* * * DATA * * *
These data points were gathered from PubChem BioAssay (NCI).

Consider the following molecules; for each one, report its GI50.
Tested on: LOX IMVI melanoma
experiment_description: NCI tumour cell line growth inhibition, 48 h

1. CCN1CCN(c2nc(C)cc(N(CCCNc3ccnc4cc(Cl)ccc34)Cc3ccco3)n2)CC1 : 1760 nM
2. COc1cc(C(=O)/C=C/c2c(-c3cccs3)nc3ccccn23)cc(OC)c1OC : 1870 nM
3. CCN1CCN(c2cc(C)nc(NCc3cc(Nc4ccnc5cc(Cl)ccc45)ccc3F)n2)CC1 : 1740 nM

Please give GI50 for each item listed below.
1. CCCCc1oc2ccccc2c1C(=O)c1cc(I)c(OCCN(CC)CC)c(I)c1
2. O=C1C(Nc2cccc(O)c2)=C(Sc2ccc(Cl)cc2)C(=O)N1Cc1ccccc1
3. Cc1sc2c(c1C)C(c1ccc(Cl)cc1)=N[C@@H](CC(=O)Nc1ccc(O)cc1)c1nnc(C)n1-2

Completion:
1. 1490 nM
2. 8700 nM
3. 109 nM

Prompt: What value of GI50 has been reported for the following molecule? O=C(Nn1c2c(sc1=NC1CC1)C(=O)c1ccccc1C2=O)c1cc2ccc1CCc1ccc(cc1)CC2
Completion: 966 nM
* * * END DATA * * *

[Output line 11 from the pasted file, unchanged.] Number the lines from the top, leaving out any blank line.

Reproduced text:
3. Cc1sc2c(c1C)C(c1ccc(Cl)cc1)=N[C@@H](CC(=O)Nc1ccc(O)cc1)c1nnc(C)n1-2